Hybridization requires that the two nucleic acids contain complementary sequences, although depending on the stringency of the hybridization, mismatches between bases are possible. The appropriate stringency for hybridizing nucleic acids depends on the length of the nucleic acids and the degree of complementation, variables well known in the art. The greater the degree of similarity or homology between two nucleotide sequences, the greater the value of Tm for hybrids of nucleic acids having those sequences. The relative stability (corresponding to higher Tm) of nucleic acid hybridizations decreases in the following order: RNA:RNA, DNA:RNA, DNA:DNA. For hybrids of greater than 100 nucleotides in length, equations for calculating Tm have been derived (Sambrook and Russell, supra). For hybridizations with shorter nucleic acids, i.e., oligonucleotides, the position of mismatches becomes more important, and the length of the oligonucleotide determines its specificity (Sambrook and Russell, supra). In one aspect, the length for a hybridizable nucleic acid is at least about 10 nucleotides. Preferably, a minimum length for a hybridizable nucleic acid is at least about 15 nucleotides in length, more preferably at least about 20 nucleotides in length, even more preferably at least 30 nucleotides in length, even more preferably at least 300 nucleotides in length, and most preferably at least 800 nucleotides in length. Furthermore, the skilled artisan will recognize that the temperature and wash solution salt concentration may be adjusted as necessary according to factors such as length of the probe.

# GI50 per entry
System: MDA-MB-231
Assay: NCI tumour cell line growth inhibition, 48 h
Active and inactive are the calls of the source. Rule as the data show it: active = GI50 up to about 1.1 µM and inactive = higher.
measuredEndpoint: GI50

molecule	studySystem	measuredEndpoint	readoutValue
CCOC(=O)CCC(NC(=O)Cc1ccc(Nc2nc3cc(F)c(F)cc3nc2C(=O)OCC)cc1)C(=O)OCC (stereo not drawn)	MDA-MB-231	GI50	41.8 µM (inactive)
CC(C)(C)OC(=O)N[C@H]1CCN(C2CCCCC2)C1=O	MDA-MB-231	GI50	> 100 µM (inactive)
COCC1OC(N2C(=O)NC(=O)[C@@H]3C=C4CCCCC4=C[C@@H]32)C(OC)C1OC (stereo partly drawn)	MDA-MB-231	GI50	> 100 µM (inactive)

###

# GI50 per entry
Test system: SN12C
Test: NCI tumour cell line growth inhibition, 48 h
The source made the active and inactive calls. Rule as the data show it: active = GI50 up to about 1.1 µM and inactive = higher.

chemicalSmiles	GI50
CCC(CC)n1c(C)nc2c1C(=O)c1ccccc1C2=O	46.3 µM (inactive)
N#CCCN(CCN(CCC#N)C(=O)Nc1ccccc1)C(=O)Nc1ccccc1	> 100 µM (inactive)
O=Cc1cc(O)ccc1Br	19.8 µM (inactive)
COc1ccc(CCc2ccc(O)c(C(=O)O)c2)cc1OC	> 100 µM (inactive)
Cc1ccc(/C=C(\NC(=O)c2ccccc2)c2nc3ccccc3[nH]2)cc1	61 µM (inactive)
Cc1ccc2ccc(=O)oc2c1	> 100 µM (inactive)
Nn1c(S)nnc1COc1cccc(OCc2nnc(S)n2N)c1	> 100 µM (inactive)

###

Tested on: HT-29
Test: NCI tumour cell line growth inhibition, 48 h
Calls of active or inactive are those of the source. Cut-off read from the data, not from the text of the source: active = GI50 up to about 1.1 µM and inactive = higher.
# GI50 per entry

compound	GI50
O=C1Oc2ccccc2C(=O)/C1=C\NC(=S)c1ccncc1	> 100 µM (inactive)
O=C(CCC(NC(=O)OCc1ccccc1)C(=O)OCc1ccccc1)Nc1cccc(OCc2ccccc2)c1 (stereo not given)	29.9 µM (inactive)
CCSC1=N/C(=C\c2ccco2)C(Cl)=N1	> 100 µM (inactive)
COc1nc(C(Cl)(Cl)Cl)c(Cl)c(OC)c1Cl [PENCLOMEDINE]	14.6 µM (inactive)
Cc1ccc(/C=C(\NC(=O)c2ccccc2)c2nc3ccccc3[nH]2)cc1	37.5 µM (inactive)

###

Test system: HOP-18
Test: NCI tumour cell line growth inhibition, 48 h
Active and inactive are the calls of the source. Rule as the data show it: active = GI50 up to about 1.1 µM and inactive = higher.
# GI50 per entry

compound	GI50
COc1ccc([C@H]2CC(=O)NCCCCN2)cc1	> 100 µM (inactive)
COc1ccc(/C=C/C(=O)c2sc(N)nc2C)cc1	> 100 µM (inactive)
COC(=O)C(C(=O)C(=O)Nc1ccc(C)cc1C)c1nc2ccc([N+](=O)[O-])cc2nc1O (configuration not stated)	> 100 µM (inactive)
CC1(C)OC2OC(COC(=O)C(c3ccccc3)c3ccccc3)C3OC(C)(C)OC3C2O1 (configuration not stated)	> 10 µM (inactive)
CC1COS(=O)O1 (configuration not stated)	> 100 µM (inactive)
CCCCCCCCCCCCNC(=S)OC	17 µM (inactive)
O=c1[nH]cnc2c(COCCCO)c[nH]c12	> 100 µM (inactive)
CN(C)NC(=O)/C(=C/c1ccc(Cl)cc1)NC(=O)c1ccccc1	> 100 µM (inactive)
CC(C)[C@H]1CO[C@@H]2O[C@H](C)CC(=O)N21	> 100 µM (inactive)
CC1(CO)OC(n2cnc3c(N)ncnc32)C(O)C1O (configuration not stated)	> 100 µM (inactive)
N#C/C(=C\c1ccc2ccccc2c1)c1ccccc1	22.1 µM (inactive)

As used herein, the term “percent identity” is a relationship between two or more polypeptide sequences or two or more polynucleotide sequences, as determined by comparing the sequences. In the art, “identity” also means the degree of sequence relatedness between polypeptide or polynucleotide sequences, as the case may be, as determined by the match between strings of such sequences. “Identity” and “similarity” can be readily calculated by known methods, including but not limited to those described in: Computational Molecular Biology (Lesk, A. M., ed.) Oxford University Press, NY (1988); Biocomputing: Informatics and Genome Projects (Smith, D. W., ed.) Academic Press, NY (1993); Computer Analysis of Sequence Data, Part I (Griffin, A. M., and Griffin, H. G., eds.) Humana Press, NJ (1994); Sequence Analysis in Molecular Biology (von Heinje, G., ed.) Academic Press (1987); and Sequence Analysis Primer (Gribskov, M. and Devereux, J., eds.) Stockton Press, NY (1991). Methods to determine identity and similarity are codified in publicly available computer programs. Sequence alignments and percent identity calculations may be performed using the Megalign program of the LASERGENE bioinformatics computing suite (DNASTAR Inc., Madison, Wis.), the AlignX program of Vector NTI v. 7.0 (Informax, Inc., Bethesda, Md.), or the EMBOSS Open Software Suite (EMBL-EBI; Rice et al., Trends in Genetics 16, (6):276-277 (2000)). Multiple alignment of the sequences can be performed using the CLUSTAL method (such as CLUSTALW; for example version 1.83) of alignment (Higgins and Sharp, CABIOS, 5:151-153 (1989); Higgins et al., Nucleic Acids Res. 22:4673-4680 (1994); and Chema et al., Nucleic Acids Res 31 (13):3497-500 (2003)), available from the European Molecular Biology Laboratory via the European Bioinformatics Institute) with the default parameters. Suitable parameters for CLUSTALW protein alignments include GAP Existence penalty=15, GAP extension=0.2, matrix=Gonnet (e.g., Gonnet250), protein ENDGAP=−1, protein GAPDIST=4, and KTUPLE=1. In one embodiment, a fast or slow alignment is used with the default settings where a slow alignment is preferred. Alternatively, the parameters using the CLUSTALW method (e.g., version 1.83) may be modified to also use KTUPLE=1, GAP PENALTY=10, GAP extension=1, matrix=BLOSUM (e.g., BLOSUM64), WINDOW=5, and TOP DIAGONALS SAVED=5.